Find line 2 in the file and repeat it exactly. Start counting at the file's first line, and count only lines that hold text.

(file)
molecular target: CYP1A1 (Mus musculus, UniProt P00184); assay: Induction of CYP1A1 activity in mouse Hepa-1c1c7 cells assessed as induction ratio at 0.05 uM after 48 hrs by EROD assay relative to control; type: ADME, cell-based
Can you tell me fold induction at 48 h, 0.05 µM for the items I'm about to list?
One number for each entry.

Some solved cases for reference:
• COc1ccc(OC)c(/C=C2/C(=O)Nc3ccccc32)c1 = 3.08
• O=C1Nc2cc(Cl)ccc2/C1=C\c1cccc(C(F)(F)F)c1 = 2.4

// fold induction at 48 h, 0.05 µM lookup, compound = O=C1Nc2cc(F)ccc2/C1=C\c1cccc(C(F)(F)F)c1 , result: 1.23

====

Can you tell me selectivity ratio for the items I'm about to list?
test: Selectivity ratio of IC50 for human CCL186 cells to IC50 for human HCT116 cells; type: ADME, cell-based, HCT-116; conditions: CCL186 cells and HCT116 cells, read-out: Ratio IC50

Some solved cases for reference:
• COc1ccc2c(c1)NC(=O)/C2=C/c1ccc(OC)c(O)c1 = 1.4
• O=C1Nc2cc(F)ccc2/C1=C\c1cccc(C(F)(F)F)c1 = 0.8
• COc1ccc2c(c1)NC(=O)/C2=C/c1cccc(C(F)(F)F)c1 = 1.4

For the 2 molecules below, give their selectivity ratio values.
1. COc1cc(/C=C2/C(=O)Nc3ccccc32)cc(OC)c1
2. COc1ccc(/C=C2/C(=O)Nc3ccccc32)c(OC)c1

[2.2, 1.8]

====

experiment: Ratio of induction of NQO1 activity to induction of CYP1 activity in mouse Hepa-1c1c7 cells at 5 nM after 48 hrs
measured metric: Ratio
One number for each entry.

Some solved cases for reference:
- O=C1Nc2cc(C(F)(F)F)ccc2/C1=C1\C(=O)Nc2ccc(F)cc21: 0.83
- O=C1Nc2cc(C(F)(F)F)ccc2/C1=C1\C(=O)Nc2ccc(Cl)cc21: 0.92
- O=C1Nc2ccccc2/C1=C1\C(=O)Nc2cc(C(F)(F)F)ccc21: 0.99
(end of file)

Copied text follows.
Can you tell me fold induction at 48 h, 0.05 µM for the items I'm about to list?